pet dog running outside.

The pancreas, for most people, is a bit of a nebulous organ. Most of us know that we have one, but not very many people really understand what the pancreas actually does. When it becomes angry, though, the pancreas is not an organ to be forgotten. Pancreatitis in pets (and people, too) is an extremely painful condition that Dupont Veterinary Clinic wants you to better understand. 

The Mysterious Pancreas

The pancreas lives in the abdomen, nestled just below the liver, and behind the stomach. It is long and flat and very delicate, composed of glandular tissue.

The pancreas serves two important functions:

Insulin production—The body needs insulin to regulate blood sugar (glucose). The pancreas produces this important hormone to help regulate how the body utilizes food. 

Digestive enzyme production—The pancreas also produces enzymes that help to break down food during the digestive process. 

When Good Pancreases Go Bad

Pancreatitis is a fancy word used to describe inflammation of the pancreas. The pancreas is known for being a somewhat delicate, temperamental organ, and what causes it to become inflamed isn’t always anything major. 

Because the pancreas is so heavily involved with the digestion of fats, though, sometimes we can pinpoint a heavy or overindulgent meal as an inciting cause. Other times, things like trauma, obesity, tumors, or a hormonal imbalance can play a role.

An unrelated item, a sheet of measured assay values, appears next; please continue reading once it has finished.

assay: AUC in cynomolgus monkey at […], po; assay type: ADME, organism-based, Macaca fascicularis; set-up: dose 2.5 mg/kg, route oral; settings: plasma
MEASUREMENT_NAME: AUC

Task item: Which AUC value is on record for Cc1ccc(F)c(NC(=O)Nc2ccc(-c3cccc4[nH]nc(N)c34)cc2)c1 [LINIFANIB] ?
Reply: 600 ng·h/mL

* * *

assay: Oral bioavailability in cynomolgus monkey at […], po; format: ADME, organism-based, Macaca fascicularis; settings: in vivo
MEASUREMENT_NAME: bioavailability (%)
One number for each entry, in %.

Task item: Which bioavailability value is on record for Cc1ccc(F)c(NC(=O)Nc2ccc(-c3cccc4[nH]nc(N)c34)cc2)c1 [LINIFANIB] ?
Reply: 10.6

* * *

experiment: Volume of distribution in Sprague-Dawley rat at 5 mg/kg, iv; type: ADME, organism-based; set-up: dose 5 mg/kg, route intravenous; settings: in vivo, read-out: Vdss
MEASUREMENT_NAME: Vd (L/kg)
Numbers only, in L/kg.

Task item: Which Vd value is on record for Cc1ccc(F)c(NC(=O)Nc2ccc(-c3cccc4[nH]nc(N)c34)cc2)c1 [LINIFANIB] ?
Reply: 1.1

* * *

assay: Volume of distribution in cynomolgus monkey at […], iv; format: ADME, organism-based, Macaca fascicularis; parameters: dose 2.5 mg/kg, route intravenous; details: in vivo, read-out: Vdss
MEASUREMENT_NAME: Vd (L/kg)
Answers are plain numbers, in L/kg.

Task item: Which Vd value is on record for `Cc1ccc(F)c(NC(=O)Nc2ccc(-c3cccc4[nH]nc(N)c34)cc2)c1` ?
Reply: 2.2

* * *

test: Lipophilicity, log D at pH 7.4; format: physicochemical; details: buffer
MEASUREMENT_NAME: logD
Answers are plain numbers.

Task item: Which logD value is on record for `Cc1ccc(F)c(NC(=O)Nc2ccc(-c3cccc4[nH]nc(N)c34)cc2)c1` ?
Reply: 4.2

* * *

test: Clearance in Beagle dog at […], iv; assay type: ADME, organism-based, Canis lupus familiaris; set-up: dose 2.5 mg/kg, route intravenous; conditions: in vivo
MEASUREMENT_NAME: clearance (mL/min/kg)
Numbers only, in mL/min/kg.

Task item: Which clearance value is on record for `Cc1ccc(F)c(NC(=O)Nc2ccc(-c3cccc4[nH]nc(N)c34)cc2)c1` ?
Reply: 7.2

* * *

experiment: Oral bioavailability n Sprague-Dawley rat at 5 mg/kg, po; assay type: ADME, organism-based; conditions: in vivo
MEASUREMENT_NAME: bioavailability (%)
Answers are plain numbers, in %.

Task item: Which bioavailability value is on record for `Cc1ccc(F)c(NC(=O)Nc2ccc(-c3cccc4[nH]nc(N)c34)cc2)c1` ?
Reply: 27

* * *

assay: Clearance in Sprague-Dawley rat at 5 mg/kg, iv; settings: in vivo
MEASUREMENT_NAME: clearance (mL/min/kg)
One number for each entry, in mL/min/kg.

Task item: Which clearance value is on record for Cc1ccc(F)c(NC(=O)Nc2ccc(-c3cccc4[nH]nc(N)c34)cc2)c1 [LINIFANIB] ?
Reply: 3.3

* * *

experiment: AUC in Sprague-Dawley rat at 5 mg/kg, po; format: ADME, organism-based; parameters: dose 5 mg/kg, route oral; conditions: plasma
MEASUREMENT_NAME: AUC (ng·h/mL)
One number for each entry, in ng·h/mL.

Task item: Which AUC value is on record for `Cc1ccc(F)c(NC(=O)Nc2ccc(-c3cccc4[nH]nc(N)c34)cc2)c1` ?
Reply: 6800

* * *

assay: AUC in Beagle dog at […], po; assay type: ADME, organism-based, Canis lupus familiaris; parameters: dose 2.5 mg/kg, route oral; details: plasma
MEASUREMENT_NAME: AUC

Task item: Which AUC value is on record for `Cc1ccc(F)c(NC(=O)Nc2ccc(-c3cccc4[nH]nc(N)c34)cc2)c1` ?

When the pancreas is inflamed, the production and release of the digestive enzymes it normally regulates becomes disrupted. This can lead to a variety of clinical signs, which can range from very mild to life-threatening.

Symptoms may include:

  • Abdominal pain 
  • Decreased appetite
  • Vomiting
  • Diarrhea
  • Lethargy
  • Fever

Other diseases and problems can share similar symptoms, so it is important to contact us if your pet is having any of these problems so that we can determine the cause and best treatment as soon as possible. 

Pancreatitis in pets can be sudden and acute or it may be more smoldering and chronic. Cats in particular tend to have low-grade chronic pancreatitis that can be difficult to recognize. 

Preventing and Treating Pancreatitis in Pets

Pancreatitis in pets has a possibility of being pretty devastating. Thankfully, most cases are treatable. When pancreatitis is diagnosed or suspected, supportive care is indicated to get your pet through the episode. 

In milder cases, outpatient care that includes things like diet changes, anti-diarrheal medications, anti-nausea medication, and pain medications are typically administered. In more serious cases, hospitalization for intravenous fluids and medications may be needed. 

Pancreatitis in pets is no fun, and it is our goal to help pet owners prevent it whenever possible. Ward off pancreatitis by:

Of course, it is impossible to totally eliminate the chance of pancreatitis in pets. Sometimes, things just happen. If your pet is affected, though, you can rest assured that our professional staff will be here to help.